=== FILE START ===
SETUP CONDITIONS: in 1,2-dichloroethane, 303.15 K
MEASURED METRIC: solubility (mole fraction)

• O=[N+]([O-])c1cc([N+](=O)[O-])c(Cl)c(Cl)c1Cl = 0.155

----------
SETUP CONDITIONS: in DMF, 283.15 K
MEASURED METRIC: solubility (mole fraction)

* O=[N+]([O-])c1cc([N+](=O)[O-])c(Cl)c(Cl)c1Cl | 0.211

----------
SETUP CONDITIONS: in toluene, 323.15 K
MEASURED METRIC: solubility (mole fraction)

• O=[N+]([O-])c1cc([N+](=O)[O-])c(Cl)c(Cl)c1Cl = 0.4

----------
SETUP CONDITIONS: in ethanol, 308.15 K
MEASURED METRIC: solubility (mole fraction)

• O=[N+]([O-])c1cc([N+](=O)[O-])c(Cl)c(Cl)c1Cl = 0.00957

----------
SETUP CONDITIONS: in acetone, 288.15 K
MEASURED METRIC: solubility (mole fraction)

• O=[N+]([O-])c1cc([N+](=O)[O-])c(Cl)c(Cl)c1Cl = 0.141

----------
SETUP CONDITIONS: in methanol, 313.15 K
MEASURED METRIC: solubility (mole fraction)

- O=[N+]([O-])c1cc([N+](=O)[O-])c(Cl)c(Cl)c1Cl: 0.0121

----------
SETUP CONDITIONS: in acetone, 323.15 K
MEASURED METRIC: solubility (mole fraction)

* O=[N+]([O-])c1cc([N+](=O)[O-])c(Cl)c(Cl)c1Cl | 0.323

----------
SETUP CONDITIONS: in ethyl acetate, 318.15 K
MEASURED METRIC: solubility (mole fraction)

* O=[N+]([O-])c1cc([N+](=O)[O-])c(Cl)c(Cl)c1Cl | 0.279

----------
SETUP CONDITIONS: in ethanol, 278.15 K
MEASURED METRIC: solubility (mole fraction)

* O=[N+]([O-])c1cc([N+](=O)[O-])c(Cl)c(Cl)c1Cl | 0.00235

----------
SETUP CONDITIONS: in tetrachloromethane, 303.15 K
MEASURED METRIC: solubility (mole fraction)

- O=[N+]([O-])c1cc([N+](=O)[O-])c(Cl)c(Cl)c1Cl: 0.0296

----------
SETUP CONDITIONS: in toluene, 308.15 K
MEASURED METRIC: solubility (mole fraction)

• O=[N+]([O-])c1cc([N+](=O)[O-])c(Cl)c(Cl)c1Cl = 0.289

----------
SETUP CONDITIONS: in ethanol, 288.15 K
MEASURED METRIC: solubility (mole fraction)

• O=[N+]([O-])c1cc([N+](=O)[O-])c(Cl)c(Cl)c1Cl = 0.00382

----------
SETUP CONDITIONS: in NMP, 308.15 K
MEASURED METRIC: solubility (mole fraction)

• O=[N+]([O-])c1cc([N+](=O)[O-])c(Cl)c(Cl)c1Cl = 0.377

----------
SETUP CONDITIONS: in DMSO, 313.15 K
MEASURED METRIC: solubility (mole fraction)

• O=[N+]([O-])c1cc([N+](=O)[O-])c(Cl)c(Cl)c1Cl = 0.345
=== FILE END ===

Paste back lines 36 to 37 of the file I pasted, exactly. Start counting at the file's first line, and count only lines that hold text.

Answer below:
----------
SETUP CONDITIONS: in tetrachloromethane, 303.15 K